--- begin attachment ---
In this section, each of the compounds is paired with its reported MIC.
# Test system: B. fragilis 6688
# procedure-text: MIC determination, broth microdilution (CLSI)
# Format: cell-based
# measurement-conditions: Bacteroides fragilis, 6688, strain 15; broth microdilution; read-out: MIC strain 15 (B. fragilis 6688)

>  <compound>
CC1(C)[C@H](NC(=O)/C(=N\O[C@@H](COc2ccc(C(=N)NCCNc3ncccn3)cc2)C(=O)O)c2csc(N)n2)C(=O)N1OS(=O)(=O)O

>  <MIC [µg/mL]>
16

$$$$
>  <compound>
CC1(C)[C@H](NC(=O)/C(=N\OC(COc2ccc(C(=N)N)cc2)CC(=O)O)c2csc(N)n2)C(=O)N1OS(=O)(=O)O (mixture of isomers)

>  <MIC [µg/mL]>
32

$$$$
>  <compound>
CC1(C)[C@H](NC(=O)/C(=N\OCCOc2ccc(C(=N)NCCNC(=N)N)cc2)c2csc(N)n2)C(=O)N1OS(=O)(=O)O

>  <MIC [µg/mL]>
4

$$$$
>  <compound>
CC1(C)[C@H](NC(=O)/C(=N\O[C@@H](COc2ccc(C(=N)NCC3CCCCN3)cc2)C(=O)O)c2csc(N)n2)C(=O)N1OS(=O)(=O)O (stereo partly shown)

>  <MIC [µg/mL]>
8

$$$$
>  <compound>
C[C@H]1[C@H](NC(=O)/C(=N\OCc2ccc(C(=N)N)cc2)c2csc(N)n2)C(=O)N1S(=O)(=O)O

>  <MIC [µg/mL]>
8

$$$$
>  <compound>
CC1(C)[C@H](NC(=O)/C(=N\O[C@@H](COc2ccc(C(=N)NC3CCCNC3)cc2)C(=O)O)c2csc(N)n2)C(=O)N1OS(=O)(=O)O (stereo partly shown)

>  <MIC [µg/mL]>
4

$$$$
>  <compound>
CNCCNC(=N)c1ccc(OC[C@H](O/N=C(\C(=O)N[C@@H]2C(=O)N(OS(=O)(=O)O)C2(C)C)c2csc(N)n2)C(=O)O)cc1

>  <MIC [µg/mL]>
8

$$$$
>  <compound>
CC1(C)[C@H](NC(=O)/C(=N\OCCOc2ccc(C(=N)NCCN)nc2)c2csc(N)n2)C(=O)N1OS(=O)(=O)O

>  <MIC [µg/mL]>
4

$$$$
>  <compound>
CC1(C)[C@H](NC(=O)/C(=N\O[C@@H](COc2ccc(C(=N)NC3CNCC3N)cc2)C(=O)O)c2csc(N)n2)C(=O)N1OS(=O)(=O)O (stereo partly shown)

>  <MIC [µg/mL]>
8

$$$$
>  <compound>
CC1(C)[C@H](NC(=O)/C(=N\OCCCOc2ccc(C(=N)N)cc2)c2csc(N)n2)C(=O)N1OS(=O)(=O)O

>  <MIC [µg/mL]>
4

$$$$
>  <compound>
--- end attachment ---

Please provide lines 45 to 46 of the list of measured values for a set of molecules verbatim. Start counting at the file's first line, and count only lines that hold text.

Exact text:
$$$$
>  <compound>